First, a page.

Living in London, we’re very fortunate to have Europe right at our fingertips. One of our very favorite destinations so far has been a week in Lisbon with toddlers. We were able to take advantage of off-peak prices and the nice weather in Lisbon in September.
Lisbon, Portugal truly was one of the best holidays with toddlers (1.5 and 3 years old): beautiful parks and playgrounds, sunny beaches, trams and ferries to ride, amazing food, and interesting streets and alleys to explore.
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Getting Around Lisbon
Upon arrival at Lisbon Airport, we found the signage to the Metro fairly easy to follow to get from the Lisbon Airport to city center. We bought tickets at one of the machines in the airport Metro station (€1.50 adult fare).
(If you’d prefer a car to the metro, Welcome Pickups is an airport transfer service which will meet you at the gate and provides free child seats.)
Many, but not all, of the metro stations we used had elevators, and we found taking a lightweight travel stroller for toddlers onto the Metro in Lisbon was easy and comfortable. And so many of the stations themselves are works of art, with gorgeous tiled walls.
As is true for all of our travel, exploring Lisbon public transport was a major highlight for our transport-mad kiddos. Lisbon’s iconic yellow trams are one of the great things to do in Lisbon with kids. They can be quite crowded, especially the 28 tram, since the 28 tram route covers many popular tourist sites.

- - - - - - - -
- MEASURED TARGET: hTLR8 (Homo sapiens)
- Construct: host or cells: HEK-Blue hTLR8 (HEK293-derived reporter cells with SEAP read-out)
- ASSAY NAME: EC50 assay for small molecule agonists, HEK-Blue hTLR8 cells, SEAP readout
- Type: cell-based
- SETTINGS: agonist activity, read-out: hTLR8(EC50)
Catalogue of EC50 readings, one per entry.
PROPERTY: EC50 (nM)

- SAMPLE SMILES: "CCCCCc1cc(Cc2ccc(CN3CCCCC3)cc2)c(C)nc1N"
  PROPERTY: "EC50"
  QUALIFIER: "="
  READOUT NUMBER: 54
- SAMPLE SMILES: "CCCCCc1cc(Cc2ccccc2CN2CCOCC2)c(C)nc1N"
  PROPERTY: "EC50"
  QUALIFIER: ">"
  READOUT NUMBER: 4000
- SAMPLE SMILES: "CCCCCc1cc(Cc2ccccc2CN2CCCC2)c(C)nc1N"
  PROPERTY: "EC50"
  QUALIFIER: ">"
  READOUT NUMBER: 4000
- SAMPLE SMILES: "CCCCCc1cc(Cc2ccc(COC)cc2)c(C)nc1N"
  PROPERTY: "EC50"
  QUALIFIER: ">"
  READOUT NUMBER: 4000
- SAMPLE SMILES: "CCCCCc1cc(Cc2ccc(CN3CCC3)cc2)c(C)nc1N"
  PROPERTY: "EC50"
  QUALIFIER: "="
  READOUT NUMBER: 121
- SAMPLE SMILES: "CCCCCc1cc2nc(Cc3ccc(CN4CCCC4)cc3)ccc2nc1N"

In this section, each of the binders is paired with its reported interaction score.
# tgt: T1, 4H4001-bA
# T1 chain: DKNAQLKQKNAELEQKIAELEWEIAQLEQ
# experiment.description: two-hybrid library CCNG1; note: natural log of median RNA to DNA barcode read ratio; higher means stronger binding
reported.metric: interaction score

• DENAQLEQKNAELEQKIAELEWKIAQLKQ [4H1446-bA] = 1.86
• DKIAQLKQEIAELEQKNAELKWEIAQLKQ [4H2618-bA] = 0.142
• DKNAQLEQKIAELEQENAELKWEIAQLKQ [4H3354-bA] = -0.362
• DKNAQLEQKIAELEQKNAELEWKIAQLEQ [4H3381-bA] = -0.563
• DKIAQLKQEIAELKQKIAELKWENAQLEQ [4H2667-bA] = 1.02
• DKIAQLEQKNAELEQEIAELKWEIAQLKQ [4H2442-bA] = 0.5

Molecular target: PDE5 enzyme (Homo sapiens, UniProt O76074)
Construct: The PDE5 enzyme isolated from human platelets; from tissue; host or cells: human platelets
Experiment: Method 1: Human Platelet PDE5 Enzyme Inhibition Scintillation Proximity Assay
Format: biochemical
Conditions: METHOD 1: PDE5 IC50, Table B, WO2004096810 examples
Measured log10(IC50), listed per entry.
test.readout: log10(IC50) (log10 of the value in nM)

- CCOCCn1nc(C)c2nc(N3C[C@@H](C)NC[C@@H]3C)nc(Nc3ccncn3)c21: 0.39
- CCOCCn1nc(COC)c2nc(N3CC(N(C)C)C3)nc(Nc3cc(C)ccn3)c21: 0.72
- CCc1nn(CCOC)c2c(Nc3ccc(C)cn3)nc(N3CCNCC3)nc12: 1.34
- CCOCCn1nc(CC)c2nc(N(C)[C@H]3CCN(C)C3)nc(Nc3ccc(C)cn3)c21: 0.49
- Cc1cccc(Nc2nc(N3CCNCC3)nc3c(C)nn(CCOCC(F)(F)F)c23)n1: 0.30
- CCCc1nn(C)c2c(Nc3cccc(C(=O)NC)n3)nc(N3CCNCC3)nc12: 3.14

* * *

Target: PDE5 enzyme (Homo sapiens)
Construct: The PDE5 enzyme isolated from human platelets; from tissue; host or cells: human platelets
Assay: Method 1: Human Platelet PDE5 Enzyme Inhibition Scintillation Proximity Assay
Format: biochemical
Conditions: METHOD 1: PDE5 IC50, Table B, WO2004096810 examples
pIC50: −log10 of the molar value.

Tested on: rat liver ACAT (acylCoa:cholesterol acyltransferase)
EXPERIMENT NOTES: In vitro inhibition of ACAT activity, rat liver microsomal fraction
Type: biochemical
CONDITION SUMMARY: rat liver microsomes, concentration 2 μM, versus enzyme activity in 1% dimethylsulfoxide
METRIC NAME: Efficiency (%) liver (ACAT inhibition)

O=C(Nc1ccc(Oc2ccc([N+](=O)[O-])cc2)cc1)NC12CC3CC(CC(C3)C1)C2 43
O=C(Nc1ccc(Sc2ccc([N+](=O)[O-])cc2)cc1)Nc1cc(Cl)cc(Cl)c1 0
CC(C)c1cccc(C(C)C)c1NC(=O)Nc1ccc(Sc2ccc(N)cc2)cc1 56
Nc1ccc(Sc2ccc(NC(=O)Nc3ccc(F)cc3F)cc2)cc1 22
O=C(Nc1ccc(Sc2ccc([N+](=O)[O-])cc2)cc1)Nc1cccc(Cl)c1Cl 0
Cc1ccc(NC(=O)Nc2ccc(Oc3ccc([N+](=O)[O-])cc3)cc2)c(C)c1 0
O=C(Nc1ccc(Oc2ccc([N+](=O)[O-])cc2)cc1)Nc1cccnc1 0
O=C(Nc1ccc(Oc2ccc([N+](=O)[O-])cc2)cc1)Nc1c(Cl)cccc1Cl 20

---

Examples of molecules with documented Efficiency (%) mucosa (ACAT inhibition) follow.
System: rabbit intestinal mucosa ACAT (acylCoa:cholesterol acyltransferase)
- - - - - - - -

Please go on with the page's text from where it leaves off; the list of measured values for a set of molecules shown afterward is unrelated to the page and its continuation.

We avoided the queues by traveling during off-peak times and opting to ride the less-crowded 24 tram, which conveniently picked up across the street from our vacation home rental in the Rato district.
And if your kids love public transport as much as ours, they’ll also be excited to explore Lisbon’s funiculars. There are three different funicular lines in Lisbon, and we chose to check out Ascensor da Glória, which took us up to one of Lisbon’s beautiful miradouros (vista points), Miradouro de São Pedro de Alcântara.
The views were spectacular, and Alcântara was a beautiful neighborhood to explore. The kids enjoyed splitting a fresh watermelon juice from a vendor and watching the sunset before we wandered back home.
Lisbon with a Baby or Toddler: Stroller or Baby Carrier?
While we did bring a stroller to Lisbon, we were very glad we brought carriers for both kids (an Ergo Original and a Toddler Tula), as the cobblestone sidewalks in much of the city were narrow, slippery, and very hilly.
Our three year old is a great walker, but we were glad to have the option of carrying him on longer outings. And there definitely wasn’t room for the stroller on the busy trams and funiculars (buses and Metro were fine with the stroller in Lisbon).
What else to pack for travel with toddlers? Check out our Top Toddler Travel Essentials!
The pictures below should help to illustrate what walking in much of the city looks like: